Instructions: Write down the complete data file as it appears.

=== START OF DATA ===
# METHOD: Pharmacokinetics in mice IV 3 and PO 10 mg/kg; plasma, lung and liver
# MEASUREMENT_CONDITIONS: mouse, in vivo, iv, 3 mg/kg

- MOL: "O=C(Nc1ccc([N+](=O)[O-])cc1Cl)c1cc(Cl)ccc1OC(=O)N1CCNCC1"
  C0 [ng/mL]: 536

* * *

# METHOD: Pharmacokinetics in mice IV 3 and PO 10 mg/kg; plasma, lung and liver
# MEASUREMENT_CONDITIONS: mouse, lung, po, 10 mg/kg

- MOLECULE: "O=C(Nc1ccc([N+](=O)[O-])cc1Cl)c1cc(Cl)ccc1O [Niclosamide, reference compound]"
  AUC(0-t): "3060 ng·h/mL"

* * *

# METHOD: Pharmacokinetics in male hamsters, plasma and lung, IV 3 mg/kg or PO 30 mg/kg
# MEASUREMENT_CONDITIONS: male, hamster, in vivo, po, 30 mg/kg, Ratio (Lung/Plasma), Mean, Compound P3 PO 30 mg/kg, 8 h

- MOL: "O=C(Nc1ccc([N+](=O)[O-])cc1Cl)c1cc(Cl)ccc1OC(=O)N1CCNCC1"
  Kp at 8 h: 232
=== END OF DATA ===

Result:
# METHOD: Pharmacokinetics in mice IV 3 and PO 10 mg/kg; plasma, lung and liver
# MEASUREMENT_CONDITIONS: mouse, in vivo, iv, 3 mg/kg

- MOL: "O=C(Nc1ccc([N+](=O)[O-])cc1Cl)c1cc(Cl)ccc1OC(=O)N1CCNCC1"
  C0 [ng/mL]: 536

* * *

# METHOD: Pharmacokinetics in mice IV 3 and PO 10 mg/kg; plasma, lung and liver
# MEASUREMENT_CONDITIONS: mouse, lung, po, 10 mg/kg

- MOLECULE: "O=C(Nc1ccc([N+](=O)[O-])cc1Cl)c1cc(Cl)ccc1O [Niclosamide, reference compound]"
  AUC(0-t): "3060 ng·h/mL"

* * *

# METHOD: Pharmacokinetics in male hamsters, plasma and lung, IV 3 mg/kg or PO 30 mg/kg
# MEASUREMENT_CONDITIONS: male, hamster, in vivo, po, 30 mg/kg, Ratio (Lung/Plasma), Mean, Compound P3 PO 30 mg/kg, 8 h

- MOL: "O=C(Nc1ccc([N+](=O)[O-])cc1Cl)c1cc(Cl)ccc1OC(=O)N1CCNCC1"
  Kp at 8 h: 232